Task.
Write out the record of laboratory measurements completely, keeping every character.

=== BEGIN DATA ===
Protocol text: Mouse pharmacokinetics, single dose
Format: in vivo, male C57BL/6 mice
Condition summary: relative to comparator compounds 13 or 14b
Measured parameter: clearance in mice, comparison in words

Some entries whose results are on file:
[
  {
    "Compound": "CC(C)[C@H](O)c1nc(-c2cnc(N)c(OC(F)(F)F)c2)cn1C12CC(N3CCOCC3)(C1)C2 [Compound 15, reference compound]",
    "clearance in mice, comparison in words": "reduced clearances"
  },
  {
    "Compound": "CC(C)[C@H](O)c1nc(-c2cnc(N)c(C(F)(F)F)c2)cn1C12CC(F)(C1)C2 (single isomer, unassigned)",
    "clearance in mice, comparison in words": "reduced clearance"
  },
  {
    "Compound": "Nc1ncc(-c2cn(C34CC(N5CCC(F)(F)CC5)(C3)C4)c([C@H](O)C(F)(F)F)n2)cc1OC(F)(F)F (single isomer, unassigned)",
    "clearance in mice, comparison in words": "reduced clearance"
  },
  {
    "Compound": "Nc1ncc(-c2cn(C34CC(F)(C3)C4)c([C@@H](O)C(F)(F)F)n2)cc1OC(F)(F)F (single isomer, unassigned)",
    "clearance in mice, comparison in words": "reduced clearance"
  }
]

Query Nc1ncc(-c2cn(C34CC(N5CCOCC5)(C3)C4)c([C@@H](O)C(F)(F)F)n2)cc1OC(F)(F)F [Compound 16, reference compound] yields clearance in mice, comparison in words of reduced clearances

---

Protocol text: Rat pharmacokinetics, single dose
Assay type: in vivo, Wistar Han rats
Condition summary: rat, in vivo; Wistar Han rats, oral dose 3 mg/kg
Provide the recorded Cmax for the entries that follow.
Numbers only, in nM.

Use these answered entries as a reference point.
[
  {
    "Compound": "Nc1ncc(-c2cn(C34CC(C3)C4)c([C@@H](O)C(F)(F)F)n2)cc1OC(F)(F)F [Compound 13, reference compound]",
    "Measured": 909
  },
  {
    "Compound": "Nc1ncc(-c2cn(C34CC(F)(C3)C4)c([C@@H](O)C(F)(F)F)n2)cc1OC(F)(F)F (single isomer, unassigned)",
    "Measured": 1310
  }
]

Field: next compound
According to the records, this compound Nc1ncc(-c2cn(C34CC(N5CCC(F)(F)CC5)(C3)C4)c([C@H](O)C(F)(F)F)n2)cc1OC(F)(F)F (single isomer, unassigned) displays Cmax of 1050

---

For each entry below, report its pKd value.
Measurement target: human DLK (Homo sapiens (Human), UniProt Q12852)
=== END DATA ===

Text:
Protocol text: Mouse pharmacokinetics, single dose
Format: in vivo, male C57BL/6 mice
Condition summary: relative to comparator compounds 13 or 14b
Measured parameter: clearance in mice, comparison in words

Some entries whose results are on file:
[
  {
    "Compound": "CC(C)[C@H](O)c1nc(-c2cnc(N)c(OC(F)(F)F)c2)cn1C12CC(N3CCOCC3)(C1)C2 [Compound 15, reference compound]",
    "clearance in mice, comparison in words": "reduced clearances"
  },
  {
    "Compound": "CC(C)[C@H](O)c1nc(-c2cnc(N)c(C(F)(F)F)c2)cn1C12CC(F)(C1)C2 (single isomer, unassigned)",
    "clearance in mice, comparison in words": "reduced clearance"
  },
  {
    "Compound": "Nc1ncc(-c2cn(C34CC(N5CCC(F)(F)CC5)(C3)C4)c([C@H](O)C(F)(F)F)n2)cc1OC(F)(F)F (single isomer, unassigned)",
    "clearance in mice, comparison in words": "reduced clearance"
  },
  {
    "Compound": "Nc1ncc(-c2cn(C34CC(F)(C3)C4)c([C@@H](O)C(F)(F)F)n2)cc1OC(F)(F)F (single isomer, unassigned)",
    "clearance in mice, comparison in words": "reduced clearance"
  }
]

Query Nc1ncc(-c2cn(C34CC(N5CCOCC5)(C3)C4)c([C@@H](O)C(F)(F)F)n2)cc1OC(F)(F)F [Compound 16, reference compound] yields clearance in mice, comparison in words of reduced clearances

---

Protocol text: Rat pharmacokinetics, single dose
Assay type: in vivo, Wistar Han rats
Condition summary: rat, in vivo; Wistar Han rats, oral dose 3 mg/kg
Provide the recorded Cmax for the entries that follow.
Numbers only, in nM.

Use these answered entries as a reference point.
[
  {
    "Compound": "Nc1ncc(-c2cn(C34CC(C3)C4)c([C@@H](O)C(F)(F)F)n2)cc1OC(F)(F)F [Compound 13, reference compound]",
    "Measured": 909
  },
  {
    "Compound": "Nc1ncc(-c2cn(C34CC(F)(C3)C4)c([C@@H](O)C(F)(F)F)n2)cc1OC(F)(F)F (single isomer, unassigned)",
    "Measured": 1310
  }
]

Field: next compound
According to the records, this compound Nc1ncc(-c2cn(C34CC(N5CCC(F)(F)CC5)(C3)C4)c([C@H](O)C(F)(F)F)n2)cc1OC(F)(F)F (single isomer, unassigned) displays Cmax of 1050

---

For each entry below, report its pKd value.
Measurement target: human DLK (Homo sapiens (Human), UniProt Q12852)